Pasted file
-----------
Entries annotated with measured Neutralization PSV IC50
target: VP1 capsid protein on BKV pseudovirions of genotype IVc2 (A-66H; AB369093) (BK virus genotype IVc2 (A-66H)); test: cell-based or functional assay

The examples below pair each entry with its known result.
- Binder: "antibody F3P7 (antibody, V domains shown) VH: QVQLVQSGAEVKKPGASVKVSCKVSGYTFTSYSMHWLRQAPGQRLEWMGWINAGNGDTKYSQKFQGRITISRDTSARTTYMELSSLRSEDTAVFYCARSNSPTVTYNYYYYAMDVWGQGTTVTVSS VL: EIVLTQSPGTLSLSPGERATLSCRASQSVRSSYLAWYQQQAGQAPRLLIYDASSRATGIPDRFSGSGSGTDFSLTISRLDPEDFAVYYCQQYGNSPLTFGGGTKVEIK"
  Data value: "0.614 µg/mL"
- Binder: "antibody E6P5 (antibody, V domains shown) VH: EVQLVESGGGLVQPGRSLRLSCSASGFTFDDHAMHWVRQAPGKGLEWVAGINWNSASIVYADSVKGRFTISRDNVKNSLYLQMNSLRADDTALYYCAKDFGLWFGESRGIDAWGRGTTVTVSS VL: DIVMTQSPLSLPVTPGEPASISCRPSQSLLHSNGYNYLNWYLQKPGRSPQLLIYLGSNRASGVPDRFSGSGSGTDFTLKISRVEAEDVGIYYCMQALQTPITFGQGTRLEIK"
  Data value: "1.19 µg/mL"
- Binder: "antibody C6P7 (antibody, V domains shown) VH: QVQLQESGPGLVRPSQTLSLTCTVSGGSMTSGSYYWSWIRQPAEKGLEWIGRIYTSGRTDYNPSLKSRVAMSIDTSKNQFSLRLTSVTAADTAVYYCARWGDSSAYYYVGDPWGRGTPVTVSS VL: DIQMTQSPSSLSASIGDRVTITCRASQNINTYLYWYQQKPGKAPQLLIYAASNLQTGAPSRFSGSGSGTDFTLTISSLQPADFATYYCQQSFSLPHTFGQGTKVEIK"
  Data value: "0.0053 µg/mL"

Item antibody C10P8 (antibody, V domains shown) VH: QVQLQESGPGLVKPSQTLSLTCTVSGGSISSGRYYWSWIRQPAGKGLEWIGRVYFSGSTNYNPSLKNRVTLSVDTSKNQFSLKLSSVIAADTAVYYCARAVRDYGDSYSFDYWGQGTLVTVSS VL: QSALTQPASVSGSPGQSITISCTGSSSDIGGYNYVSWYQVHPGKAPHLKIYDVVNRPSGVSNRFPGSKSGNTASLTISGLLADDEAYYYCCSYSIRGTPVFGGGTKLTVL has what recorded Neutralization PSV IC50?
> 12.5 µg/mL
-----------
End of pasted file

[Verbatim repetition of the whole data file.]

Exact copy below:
Entries annotated with measured Neutralization PSV IC50
target: VP1 capsid protein on BKV pseudovirions of genotype IVc2 (A-66H; AB369093) (BK virus genotype IVc2 (A-66H)); test: cell-based or functional assay

The examples below pair each entry with its known result.
- Binder: "antibody F3P7 (antibody, V domains shown) VH: QVQLVQSGAEVKKPGASVKVSCKVSGYTFTSYSMHWLRQAPGQRLEWMGWINAGNGDTKYSQKFQGRITISRDTSARTTYMELSSLRSEDTAVFYCARSNSPTVTYNYYYYAMDVWGQGTTVTVSS VL: EIVLTQSPGTLSLSPGERATLSCRASQSVRSSYLAWYQQQAGQAPRLLIYDASSRATGIPDRFSGSGSGTDFSLTISRLDPEDFAVYYCQQYGNSPLTFGGGTKVEIK"
  Data value: "0.614 µg/mL"
- Binder: "antibody E6P5 (antibody, V domains shown) VH: EVQLVESGGGLVQPGRSLRLSCSASGFTFDDHAMHWVRQAPGKGLEWVAGINWNSASIVYADSVKGRFTISRDNVKNSLYLQMNSLRADDTALYYCAKDFGLWFGESRGIDAWGRGTTVTVSS VL: DIVMTQSPLSLPVTPGEPASISCRPSQSLLHSNGYNYLNWYLQKPGRSPQLLIYLGSNRASGVPDRFSGSGSGTDFTLKISRVEAEDVGIYYCMQALQTPITFGQGTRLEIK"
  Data value: "1.19 µg/mL"
- Binder: "antibody C6P7 (antibody, V domains shown) VH: QVQLQESGPGLVRPSQTLSLTCTVSGGSMTSGSYYWSWIRQPAEKGLEWIGRIYTSGRTDYNPSLKSRVAMSIDTSKNQFSLRLTSVTAADTAVYYCARWGDSSAYYYVGDPWGRGTPVTVSS VL: DIQMTQSPSSLSASIGDRVTITCRASQNINTYLYWYQQKPGKAPQLLIYAASNLQTGAPSRFSGSGSGTDFTLTISSLQPADFATYYCQQSFSLPHTFGQGTKVEIK"
  Data value: "0.0053 µg/mL"

Item antibody C10P8 (antibody, V domains shown) VH: QVQLQESGPGLVKPSQTLSLTCTVSGGSISSGRYYWSWIRQPAGKGLEWIGRVYFSGSTNYNPSLKNRVTLSVDTSKNQFSLKLSSVIAADTAVYYCARAVRDYGDSYSFDYWGQGTLVTVSS VL: QSALTQPASVSGSPGQSITISCTGSSSDIGGYNYVSWYQVHPGKAPHLKIYDVVNRPSGVSNRFPGSKSGNTASLTISGLLADDEAYYYCCSYSIRGTPVFGGGTKLTVL has what recorded Neutralization PSV IC50?
> 12.5 µg/mL